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edit By Michael Jordan (No, not the basketball player)
edit The Washington Post
When I first heard that former president George W. Bush was writing a memoir, I laughed my tush off. No way in hell could this man write a book; he couldn't even run a country, for Christ's sake! Whoever voted for this guy either year should be lined up and shot.
So I finally got my hands on My Memwarz, formerly titled Decision Points (or Deesizhun Poynts) before Bush gave up on spelling the title. It's so obvious that its publication was a tad rushed... and the evidence is in the cover. This book gives paperback a whole new meaning. My Memwarz was written in crayon and paint, and on wrinkled doodle paper. There are staples on the side, but the middle one is out of alignment. It took me a half hour to remove it so that I could read the book for this review. And you would think a 64-year-old former president would at least be able to spell his name correctly, or is he just now revealing that he is secretly Hispanic? Jorge W. Bush? Really? ¡Excelente! All hail President Hor-hay! Kind or ironic considering Bush's stance on immigration and illegal aliens. ¡Ay, caramba! Not since "Shcool" (or Dan Quayle) have I seen such horrid spelling. Let's move on, shall we.
The "Tabol uv Kontents" was a total mess. Not just the spelling and "typographical" errors, but some chapters pointed to the wrong page numbers. You're going to have better luck finding your way through the Bible or the phone book.
The first three pages of the book are literally taken from the Dr. Seuss classic Green Eggs and Ham glued onto the respective pages. Unfortunately, he cannot be sued because both books were published by Random House.
Bush further infringes copyright when some of his college recollections read like scenes from the John Belushi classic, Animal House. For example, he recalls when he, brother Jeb, and their "maternity brothers" got drunk one night and started chanting "Toga! Toga! Toga!" for no apparent reason. Bush then chronicles the time he and his fellow students sat down for lunch and he smashed the food out of his mouth and told them that he was a zit.
It gets worse when his retelling of 9/11 involves aliens blowing up the White House and Bush describing himself as looking like "either Bill Paxton or Bill Pullman." Not once does he mention terrorists, Osama bin Laden, Saddam Hussein, or Al-Qaeda, though the centerfold of the 512-page book is a maze of Iraq.
Surprisingly, he doesn't write too much about his presidency, reportedly because he couldn't figure out how to spell "presidency." However, he does note that he liked impersonators such as Will Ferrell, Timothy Bottoms, and "Frank Kallie Endo." He says he is glad he is out of Washington so that he no longer has to worry about pretending to think and make decisions. Now, it's unanimous, as David Letterman has noted.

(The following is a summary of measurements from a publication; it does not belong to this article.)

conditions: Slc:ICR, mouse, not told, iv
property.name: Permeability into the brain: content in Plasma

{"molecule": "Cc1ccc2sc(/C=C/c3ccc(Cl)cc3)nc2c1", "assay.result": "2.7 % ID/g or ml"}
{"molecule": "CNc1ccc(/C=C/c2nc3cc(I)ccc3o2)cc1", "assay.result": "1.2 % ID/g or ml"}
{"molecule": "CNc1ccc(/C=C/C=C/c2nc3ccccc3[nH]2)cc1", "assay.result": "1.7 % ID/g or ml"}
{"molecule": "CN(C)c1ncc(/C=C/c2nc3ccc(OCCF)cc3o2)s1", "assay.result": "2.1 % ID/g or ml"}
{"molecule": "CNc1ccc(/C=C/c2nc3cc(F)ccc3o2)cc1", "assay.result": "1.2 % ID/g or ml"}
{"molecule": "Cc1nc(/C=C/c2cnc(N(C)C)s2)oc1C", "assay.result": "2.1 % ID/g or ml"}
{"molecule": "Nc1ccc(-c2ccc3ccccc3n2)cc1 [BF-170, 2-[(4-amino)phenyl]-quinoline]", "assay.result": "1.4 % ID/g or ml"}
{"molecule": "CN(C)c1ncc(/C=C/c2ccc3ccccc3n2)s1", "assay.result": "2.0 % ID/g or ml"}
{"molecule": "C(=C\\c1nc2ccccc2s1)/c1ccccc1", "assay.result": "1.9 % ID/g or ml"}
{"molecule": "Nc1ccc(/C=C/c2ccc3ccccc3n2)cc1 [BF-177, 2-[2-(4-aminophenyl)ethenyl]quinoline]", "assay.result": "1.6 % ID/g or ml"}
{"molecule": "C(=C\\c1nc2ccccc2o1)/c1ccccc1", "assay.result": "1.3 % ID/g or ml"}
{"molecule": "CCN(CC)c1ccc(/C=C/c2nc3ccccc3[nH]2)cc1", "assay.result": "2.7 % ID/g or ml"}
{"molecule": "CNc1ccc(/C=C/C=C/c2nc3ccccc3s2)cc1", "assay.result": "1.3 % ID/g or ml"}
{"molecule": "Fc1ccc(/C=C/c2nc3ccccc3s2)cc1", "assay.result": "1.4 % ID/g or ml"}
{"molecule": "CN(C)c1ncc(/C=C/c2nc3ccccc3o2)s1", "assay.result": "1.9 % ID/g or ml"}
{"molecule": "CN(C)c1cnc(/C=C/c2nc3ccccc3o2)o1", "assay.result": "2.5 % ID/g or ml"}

Bush describes the first time he met Laura in Forks, Washington. She was a human and the Bushes, led by "Mommy" and "Daddy", were a coven of vampires. Thus proving that the former president is desperate to top the New York Times Bestseller List.
Chapter 6 is nothing but photos of Bush getting drunk, eating chips, and mooning people in his college "materinity." You'd think somebody had told him that the word is "fraterinity."
The former president writes positively (as well as typographically and illegibly) about rival Kanye West and the latter's comments that the former "Doesn't care about black people." Bush writes (sic, by the way):
|“||Konyay West iz 1 hapinin homeey. I do not apruve uv wut hee sed about blaque pee pole, but that wuz then end this iz now. I fergiv him, and we r now best budz.||”|
In Chapter 2, Bush writes about meeting Vladimir Putin and his dog. He describes the pet as "bigger, stronger, and faster than Barney. I mean, seriously, whoever wehrs that purple dynasor costoom kant run to sayv hiz lyf." In this chapter, he expresses his deep admiration for the PBS dinosaur. He even claims that he named his dog Barney after the character.
The book tells Bush's life out of sequence, much like a Quentin Tarantino film, and it was quite hard to follow Bush's biography. I was about to champion Bush's gonzo journalism, give the book a perfect five-star rating, and proclaim him the next Hunter S. Thompson... until I realized he was being serious. The novelty wore off and I cannot recommend this book to anyone, except for comedians and political pundits looking for a cheap shot.
And don't let the hardcover version fool you, either. It's more of the same, except with a more professional build and cover, as well as the original (correctly spelled) title, Decision Points.
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This subject is 0 out of 5 stars!
That's a giant pile of shit!